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March 23, 2010

Filed under: journalism»industry

Product X

Product X will not save journalism.

I'm writing this so I can link back to it regularly. Because roughly once a year, someone invents a new device or service that moves words around, and at that point the media punditry proclaims it the second coming for poor beleaguered Journalism. This is the flip side--and direct result--of the industry's "The Internets Are In Ur Base, Killing Ur Journalisms" meme. And they're both wrong, consistently and repeatedly, but no-one ever seems to learn.

How do we know it's wrong? Well, for one thing, because Product X keeps Not Saving the industry. The Kindle didn't do it. Twitter isn't doing it. Smartphones aren't doing it. Past experience isn't a perfect guide to future performance, but there does seem to be a trend here--namely, that a single technical innovation is not enough to single-handedly stop journalists from A) ruining their industry and B) loudly complaining that their industry is being ruined. To be fair, "complain loudly" is basically the sum of the journalist's credo.

The issue with Product X is invariably that it solves the wrong problem. Usually, this means monetizing digital distribution channels, which media pundits find fascinating for no good reason (see: "The Internets In Ur Base etc."). I say no good reason, because we've known how to monetize distribution over the Internet for literally years now. These are solved problems, technologically. We know that advertising can work (for certain values of "advertising" and with sufficient infrastructure), and it's not like we didn't have ways of selling subscriptions via standard web browsers, which are the great leveller of access and audience. It's not that we don't have the capabilities--it's that people (with some notable exceptions) don't want to pay for journalism this way.

And yet, every time Product X is announced, editorialists shout from the mountaintops that publishing will be saved by its peculiar virtues. Because if they couldn't sell subscriptions to the whole Internet at the implausible profit margins demanded by Wall Street, surely they'll be able to sell them to a much smaller audience through an expensive gadget and its specialized storefront--which demands a cut off the top. And this is their idea of a sustainable business plan!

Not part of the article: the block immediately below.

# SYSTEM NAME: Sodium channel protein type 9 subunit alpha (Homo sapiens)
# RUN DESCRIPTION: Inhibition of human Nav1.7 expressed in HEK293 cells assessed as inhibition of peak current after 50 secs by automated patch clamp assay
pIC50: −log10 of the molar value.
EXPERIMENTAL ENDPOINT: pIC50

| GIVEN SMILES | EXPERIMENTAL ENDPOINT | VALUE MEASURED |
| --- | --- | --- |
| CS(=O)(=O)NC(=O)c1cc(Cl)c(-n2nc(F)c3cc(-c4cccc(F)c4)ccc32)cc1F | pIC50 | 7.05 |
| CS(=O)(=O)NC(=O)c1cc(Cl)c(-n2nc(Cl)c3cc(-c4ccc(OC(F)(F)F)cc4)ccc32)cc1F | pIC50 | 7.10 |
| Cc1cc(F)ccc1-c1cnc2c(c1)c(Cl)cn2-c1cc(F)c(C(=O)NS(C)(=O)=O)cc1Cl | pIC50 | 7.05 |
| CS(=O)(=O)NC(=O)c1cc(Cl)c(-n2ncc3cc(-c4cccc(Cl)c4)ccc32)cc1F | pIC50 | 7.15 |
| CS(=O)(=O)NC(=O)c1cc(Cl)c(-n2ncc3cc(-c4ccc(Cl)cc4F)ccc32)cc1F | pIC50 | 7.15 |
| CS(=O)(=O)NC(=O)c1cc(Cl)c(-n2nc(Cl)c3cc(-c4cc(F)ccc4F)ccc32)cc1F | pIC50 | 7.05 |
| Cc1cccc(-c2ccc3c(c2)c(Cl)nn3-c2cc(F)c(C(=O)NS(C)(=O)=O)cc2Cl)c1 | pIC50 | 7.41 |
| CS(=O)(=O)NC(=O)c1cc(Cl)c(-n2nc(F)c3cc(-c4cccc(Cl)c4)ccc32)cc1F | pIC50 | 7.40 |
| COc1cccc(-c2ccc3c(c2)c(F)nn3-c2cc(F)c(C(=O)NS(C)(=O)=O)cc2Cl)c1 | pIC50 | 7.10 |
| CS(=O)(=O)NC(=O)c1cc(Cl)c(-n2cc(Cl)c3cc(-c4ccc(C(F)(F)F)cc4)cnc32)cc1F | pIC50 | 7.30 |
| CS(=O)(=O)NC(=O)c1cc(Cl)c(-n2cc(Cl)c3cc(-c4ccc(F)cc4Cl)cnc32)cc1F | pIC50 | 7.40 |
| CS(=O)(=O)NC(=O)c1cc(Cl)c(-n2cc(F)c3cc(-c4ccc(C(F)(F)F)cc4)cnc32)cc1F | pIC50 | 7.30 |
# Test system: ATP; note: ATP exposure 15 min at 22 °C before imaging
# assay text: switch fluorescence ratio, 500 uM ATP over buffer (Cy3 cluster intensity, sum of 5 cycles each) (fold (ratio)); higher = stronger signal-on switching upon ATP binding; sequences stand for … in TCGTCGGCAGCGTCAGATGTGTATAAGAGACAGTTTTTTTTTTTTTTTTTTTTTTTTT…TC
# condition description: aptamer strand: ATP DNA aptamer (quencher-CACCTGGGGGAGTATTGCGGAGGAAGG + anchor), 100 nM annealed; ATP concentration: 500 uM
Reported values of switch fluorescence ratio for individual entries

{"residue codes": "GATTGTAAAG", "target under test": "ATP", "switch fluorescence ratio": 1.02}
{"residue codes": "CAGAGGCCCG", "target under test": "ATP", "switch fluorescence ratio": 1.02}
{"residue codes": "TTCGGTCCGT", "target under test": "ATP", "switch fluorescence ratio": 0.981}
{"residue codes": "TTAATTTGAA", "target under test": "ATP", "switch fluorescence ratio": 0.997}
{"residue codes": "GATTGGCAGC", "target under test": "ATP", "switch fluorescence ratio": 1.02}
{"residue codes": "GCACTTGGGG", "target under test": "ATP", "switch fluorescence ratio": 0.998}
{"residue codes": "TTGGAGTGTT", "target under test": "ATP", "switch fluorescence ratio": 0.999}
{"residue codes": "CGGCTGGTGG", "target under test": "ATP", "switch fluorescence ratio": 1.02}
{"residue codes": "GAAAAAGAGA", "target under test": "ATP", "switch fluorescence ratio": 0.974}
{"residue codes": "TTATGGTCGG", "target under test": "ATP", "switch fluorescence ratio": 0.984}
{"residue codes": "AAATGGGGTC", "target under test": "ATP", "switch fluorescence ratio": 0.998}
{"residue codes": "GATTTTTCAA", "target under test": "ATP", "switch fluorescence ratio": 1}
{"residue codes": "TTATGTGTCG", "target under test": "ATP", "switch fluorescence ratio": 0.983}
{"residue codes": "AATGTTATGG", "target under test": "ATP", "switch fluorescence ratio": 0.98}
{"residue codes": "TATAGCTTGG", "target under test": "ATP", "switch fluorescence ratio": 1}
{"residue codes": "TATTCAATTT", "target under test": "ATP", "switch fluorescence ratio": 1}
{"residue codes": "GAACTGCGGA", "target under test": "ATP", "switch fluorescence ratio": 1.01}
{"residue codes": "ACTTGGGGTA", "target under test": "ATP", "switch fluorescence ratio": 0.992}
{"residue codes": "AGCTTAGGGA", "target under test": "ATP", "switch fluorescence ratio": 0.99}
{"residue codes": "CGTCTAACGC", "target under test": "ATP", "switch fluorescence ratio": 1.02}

What it comes down to is this: you can't solve journalism's problems with technological Product X because its most pressing problems aren't really technological. They're social, commercial, and editorial (see: Your Plan To Save The Media Will Not Work, A Checklist). And anyone claiming that Product X can solve those problems has been reading their own marketing materials for too long.

It's intensely frustrating to me that of all the possible professions where this kind of thinking could occur, journalism is so prone to this kind of reductionist thinking. Perhaps it's a symptom of the industry's current obsession with horse-race narratives. But if it were up to me, we'd make this an interview test for news executives. Do you believe in Product X? Yes? Then you should maybe stay on your beat a little longer, until you figure out that's not the way the world works.

Future - Present - Past